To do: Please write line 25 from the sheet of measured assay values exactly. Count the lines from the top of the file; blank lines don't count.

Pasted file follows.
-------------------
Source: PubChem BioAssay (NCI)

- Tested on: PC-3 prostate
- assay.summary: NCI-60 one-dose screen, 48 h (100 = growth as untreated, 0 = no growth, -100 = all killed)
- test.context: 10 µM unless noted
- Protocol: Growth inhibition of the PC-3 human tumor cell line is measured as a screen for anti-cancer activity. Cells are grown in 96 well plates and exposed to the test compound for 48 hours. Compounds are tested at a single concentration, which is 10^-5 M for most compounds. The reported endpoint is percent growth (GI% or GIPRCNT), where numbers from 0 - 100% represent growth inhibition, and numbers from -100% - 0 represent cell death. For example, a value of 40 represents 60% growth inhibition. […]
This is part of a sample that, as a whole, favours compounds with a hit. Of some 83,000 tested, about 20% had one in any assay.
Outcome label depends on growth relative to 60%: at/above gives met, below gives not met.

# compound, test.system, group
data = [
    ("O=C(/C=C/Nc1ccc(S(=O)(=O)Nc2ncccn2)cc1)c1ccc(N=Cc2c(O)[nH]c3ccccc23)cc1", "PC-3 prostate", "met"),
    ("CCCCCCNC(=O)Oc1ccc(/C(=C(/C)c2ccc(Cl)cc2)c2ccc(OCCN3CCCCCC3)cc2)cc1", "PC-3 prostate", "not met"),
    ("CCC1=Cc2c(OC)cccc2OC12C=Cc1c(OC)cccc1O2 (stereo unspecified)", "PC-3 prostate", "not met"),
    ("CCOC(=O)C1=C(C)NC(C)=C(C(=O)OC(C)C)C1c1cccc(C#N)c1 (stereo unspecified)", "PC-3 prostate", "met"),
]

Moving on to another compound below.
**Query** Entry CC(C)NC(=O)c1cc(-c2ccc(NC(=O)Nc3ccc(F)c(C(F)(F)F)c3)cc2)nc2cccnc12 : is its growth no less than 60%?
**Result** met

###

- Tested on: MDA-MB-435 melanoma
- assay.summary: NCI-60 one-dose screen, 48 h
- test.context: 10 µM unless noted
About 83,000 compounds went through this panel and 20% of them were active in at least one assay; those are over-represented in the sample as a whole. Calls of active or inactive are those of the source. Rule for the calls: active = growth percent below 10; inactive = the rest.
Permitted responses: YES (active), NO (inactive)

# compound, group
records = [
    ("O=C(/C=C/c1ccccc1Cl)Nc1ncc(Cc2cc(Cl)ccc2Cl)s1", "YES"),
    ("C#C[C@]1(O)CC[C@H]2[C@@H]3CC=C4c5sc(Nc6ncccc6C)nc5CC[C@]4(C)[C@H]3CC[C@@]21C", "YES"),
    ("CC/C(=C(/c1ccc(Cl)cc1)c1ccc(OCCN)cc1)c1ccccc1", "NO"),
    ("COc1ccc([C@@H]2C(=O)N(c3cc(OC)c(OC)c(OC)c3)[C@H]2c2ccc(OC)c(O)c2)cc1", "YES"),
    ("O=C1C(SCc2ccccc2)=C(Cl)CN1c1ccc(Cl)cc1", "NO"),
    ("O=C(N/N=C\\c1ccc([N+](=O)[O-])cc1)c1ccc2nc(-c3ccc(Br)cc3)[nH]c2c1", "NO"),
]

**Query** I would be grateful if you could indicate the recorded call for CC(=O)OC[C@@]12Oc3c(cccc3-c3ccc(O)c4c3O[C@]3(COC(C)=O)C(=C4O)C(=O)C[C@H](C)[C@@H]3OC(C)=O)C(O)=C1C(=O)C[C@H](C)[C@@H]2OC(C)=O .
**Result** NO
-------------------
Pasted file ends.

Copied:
records = [